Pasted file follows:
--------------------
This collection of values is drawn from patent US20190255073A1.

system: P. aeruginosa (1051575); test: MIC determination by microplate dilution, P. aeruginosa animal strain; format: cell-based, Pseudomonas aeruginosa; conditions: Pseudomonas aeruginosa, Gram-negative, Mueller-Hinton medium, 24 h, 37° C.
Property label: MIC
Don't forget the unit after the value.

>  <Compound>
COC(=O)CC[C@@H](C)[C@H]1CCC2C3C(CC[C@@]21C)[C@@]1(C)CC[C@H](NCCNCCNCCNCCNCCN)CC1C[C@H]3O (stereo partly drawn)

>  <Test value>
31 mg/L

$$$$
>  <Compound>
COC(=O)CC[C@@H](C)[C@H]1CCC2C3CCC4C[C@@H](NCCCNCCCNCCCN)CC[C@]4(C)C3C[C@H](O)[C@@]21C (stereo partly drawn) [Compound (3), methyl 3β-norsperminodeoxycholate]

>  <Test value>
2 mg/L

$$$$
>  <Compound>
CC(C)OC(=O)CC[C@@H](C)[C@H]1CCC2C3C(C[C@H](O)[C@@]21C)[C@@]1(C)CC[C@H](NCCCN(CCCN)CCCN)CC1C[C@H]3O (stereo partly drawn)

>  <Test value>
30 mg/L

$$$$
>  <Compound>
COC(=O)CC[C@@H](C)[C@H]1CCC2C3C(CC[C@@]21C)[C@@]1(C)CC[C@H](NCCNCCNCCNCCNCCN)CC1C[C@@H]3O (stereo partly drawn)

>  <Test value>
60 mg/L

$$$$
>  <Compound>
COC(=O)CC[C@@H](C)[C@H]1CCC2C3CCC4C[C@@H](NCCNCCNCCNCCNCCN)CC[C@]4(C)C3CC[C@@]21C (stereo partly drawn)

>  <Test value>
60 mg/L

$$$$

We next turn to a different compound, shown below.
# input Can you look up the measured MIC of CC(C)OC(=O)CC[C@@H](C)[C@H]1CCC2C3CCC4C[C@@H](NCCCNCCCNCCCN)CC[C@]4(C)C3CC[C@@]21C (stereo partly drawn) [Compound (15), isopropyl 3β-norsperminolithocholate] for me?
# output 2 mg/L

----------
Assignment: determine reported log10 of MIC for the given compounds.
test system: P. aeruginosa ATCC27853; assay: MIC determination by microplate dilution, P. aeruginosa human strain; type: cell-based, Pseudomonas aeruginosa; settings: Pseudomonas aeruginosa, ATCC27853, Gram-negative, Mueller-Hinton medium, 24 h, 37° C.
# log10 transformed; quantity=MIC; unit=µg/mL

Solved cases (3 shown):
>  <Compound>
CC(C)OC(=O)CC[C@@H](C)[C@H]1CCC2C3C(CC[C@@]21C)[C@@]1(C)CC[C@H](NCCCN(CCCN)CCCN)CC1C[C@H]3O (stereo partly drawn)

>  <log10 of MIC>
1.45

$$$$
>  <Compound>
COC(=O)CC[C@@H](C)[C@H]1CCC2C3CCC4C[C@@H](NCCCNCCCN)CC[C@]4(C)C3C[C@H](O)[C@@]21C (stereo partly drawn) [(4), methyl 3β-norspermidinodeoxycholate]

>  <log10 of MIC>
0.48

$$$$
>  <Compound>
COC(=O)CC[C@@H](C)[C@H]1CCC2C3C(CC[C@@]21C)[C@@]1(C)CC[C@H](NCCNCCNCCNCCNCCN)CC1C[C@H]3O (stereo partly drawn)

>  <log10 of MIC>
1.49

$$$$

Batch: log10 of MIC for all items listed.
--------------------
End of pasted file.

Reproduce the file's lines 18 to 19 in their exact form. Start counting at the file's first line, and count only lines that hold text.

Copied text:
30 mg/L

$$$$